Trust, which one apparent fan on youtube called “Catfish before Catfish,” wasn’t the first film to be shot in my high school. Hilary Swank as Betty Ann Waters was at our school just a few months earlier. But she had only shot one scene in the Principal’s office. David Schwimmer’s Trust was using the entire school as a set piece and its various students as extras. Under the promise of money and fame, 90 students skipped classes over a four-day period, students like many of my drama club friends. Dexter High School in a semi-rural town in Michigan was transformed into a Chicagoland suburban high school.

After this successful take, David Schwimmer dismisses some students, including Paige, telling them they were free to go home. But Paige, Corey, Drew, and I had made plans to get dinner after the shoot.

The crew rearranges the desks to get the optimal view of Liana. Michael, my ex-boyfriend’s little brother, sits down next to her. David Schwimmer rubs my back as he leads me to my seat. “Okay, Sweetie, this is where I want you to sit, okay?”

INT. Dexter High School second floor hallway February 2009

Corey stands poised, a majestic Great Blue Heron. Corey usually reminds me of an Emu, tall and lanky at a young age thanks to growth hormones, unibrowed, and he was known to make strange noises. When we ran track together for five years, he reminded me of a newborn colt trying to gallop. But right now, he is a stalking heron in the marsh.

He gazes at me a moment, as the throng throws me into him. He raises his unibrow and nods his head. In his hand is his famed batman pencil, the treasure pencil he found on his desk freshman year; the Batman pencil was perfect, smooth when sharpened, lovely lead color, and featured Batman punching the air with such grim and grit, it was no wonder he was known as the Dark Knight.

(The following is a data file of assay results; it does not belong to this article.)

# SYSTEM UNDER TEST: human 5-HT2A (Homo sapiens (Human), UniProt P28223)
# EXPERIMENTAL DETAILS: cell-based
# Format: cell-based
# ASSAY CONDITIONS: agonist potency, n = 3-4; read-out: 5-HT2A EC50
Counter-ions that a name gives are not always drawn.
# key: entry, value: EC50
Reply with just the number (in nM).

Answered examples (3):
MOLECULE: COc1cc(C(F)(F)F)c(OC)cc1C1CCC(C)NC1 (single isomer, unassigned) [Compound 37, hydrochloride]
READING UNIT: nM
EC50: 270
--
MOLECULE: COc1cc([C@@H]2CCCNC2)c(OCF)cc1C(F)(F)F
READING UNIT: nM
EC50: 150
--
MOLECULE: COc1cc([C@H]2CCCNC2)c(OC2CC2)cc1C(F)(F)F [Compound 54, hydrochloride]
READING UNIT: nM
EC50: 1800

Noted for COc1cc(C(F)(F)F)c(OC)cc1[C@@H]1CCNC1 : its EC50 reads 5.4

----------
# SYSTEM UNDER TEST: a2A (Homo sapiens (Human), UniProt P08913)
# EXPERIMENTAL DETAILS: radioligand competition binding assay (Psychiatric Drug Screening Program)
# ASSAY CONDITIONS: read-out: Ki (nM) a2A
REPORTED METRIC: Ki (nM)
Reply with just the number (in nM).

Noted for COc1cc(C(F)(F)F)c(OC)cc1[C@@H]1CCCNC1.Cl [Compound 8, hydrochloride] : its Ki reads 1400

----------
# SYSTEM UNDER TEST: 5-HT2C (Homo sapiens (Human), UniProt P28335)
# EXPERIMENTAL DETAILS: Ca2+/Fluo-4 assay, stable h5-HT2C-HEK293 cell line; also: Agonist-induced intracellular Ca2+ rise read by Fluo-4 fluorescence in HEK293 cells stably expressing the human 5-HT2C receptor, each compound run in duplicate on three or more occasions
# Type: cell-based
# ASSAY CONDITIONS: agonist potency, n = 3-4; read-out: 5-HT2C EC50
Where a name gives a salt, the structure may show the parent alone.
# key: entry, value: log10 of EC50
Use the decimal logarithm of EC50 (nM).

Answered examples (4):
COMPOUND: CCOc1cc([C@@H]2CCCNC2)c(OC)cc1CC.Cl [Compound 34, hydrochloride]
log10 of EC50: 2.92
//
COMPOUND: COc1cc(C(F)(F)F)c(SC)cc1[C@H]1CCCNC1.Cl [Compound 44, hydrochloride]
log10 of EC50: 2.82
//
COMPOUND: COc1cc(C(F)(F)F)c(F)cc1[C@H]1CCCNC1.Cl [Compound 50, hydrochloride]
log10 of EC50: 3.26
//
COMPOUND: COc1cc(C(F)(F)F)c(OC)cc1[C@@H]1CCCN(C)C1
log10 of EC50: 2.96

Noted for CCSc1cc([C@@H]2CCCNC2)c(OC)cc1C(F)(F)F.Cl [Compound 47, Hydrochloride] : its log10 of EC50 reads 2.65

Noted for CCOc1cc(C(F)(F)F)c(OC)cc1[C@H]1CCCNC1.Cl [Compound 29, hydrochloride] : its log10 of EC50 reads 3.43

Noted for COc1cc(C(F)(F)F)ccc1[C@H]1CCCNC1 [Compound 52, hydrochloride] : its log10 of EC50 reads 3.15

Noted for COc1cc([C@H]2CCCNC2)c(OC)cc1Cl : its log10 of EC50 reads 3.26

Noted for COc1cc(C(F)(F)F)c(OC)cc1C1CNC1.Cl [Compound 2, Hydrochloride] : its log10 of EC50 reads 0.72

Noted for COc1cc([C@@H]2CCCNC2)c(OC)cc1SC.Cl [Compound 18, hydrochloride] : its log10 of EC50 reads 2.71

As the crowd stood waiting for the director to cry “action,” Corey stalks, shoulders hunched, head bobbing on a too long neck, the heron in the marsh. His New Balance shoes scuff the carpet. My eyes expand, horrified. He raises the beak-like pencil ever so slightly, so not to disturb his prey, the crowd presses in a bit closer. The prey doesn’t know he is being hunted. He strikes. The prey remains unmoved.

If David Schwimmer felt the poke, then he didn’t react. He was too busy setting up his shot. Corey held the pencil triumphantly. I remember it shattering completely right then, to always be stub of its former self, breaking under the glory of Ross. But Corey reminded me it broke much later, under different circumstances. Andrea appears next to me, her dark tresses camera ready.

David Schwimmer yells “Action!”

Thirty high school extras, led by a handsome 20-something pretending to be sixteen, race to the window. We watch Liana Liberato get put into a cop car. Andrea is crushing me as she tries to box me out of the window. The camera outside can see her and Corey but not me. I am too unknown, too obscured. The 20-something pulls out a cell phone, and so we all do and snap pictures of our supposed classmate getting taken away by the police. We all are supposed to think she’s a slut. That’s our motivation, according to the extras’ wrangler.